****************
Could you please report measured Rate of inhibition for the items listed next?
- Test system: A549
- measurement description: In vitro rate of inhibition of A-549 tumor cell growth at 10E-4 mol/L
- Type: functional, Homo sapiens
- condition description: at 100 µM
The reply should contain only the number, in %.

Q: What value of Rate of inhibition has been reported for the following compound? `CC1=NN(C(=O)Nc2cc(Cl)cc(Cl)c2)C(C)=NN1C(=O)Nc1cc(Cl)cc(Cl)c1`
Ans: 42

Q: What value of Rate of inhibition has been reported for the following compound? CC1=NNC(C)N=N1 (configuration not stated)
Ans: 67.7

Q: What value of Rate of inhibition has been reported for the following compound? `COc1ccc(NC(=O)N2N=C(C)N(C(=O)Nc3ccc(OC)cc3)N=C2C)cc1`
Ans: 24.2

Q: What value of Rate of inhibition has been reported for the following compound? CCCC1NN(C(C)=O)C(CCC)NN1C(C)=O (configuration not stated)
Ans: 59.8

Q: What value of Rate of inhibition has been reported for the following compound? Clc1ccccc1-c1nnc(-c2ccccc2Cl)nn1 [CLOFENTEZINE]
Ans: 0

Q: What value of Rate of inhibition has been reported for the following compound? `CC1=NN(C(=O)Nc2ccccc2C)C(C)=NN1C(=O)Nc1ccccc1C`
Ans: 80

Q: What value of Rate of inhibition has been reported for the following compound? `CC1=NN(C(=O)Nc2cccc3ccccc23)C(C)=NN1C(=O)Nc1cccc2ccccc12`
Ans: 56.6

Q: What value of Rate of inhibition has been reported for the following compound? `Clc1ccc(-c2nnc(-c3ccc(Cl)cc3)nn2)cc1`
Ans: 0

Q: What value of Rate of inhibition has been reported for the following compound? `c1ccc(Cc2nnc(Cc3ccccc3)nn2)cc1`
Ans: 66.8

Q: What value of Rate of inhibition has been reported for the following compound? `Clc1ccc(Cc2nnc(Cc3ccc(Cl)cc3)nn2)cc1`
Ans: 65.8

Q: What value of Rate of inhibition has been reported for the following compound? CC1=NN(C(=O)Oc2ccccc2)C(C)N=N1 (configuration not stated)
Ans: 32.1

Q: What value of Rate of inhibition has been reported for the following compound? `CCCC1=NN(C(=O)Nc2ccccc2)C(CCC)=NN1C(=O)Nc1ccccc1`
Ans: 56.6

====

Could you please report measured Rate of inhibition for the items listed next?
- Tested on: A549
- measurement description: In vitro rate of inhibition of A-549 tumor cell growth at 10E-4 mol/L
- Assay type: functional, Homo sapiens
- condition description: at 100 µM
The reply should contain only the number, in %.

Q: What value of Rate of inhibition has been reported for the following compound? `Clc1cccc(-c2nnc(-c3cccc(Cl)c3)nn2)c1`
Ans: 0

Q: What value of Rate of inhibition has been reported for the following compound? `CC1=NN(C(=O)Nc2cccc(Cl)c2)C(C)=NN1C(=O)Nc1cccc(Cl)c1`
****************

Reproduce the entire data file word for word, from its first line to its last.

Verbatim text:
Could you please report measured Rate of inhibition for the items listed next?
- Test system: A549
- measurement description: In vitro rate of inhibition of A-549 tumor cell growth at 10E-4 mol/L
- Type: functional, Homo sapiens
- condition description: at 100 µM
The reply should contain only the number, in %.

Q: What value of Rate of inhibition has been reported for the following compound? `CC1=NN(C(=O)Nc2cc(Cl)cc(Cl)c2)C(C)=NN1C(=O)Nc1cc(Cl)cc(Cl)c1`
Ans: 42

Q: What value of Rate of inhibition has been reported for the following compound? CC1=NNC(C)N=N1 (configuration not stated)
Ans: 67.7

Q: What value of Rate of inhibition has been reported for the following compound? `COc1ccc(NC(=O)N2N=C(C)N(C(=O)Nc3ccc(OC)cc3)N=C2C)cc1`
Ans: 24.2

Q: What value of Rate of inhibition has been reported for the following compound? CCCC1NN(C(C)=O)C(CCC)NN1C(C)=O (configuration not stated)
Ans: 59.8

Q: What value of Rate of inhibition has been reported for the following compound? Clc1ccccc1-c1nnc(-c2ccccc2Cl)nn1 [CLOFENTEZINE]
Ans: 0

Q: What value of Rate of inhibition has been reported for the following compound? `CC1=NN(C(=O)Nc2ccccc2C)C(C)=NN1C(=O)Nc1ccccc1C`
Ans: 80

Q: What value of Rate of inhibition has been reported for the following compound? `CC1=NN(C(=O)Nc2cccc3ccccc23)C(C)=NN1C(=O)Nc1cccc2ccccc12`
Ans: 56.6

Q: What value of Rate of inhibition has been reported for the following compound? `Clc1ccc(-c2nnc(-c3ccc(Cl)cc3)nn2)cc1`
Ans: 0

Q: What value of Rate of inhibition has been reported for the following compound? `c1ccc(Cc2nnc(Cc3ccccc3)nn2)cc1`
Ans: 66.8

Q: What value of Rate of inhibition has been reported for the following compound? `Clc1ccc(Cc2nnc(Cc3ccc(Cl)cc3)nn2)cc1`
Ans: 65.8

Q: What value of Rate of inhibition has been reported for the following compound? CC1=NN(C(=O)Oc2ccccc2)C(C)N=N1 (configuration not stated)
Ans: 32.1

Q: What value of Rate of inhibition has been reported for the following compound? `CCCC1=NN(C(=O)Nc2ccccc2)C(CCC)=NN1C(=O)Nc1ccccc1`
Ans: 56.6

====

Could you please report measured Rate of inhibition for the items listed next?
- Tested on: A549
- measurement description: In vitro rate of inhibition of A-549 tumor cell growth at 10E-4 mol/L
- Assay type: functional, Homo sapiens
- condition description: at 100 µM
The reply should contain only the number, in %.

Q: What value of Rate of inhibition has been reported for the following compound? `Clc1cccc(-c2nnc(-c3cccc(Cl)c3)nn2)c1`
Ans: 0

Q: What value of Rate of inhibition has been reported for the following compound? `CC1=NN(C(=O)Nc2cccc(Cl)c2)C(C)=NN1C(=O)Nc1cccc(Cl)c1`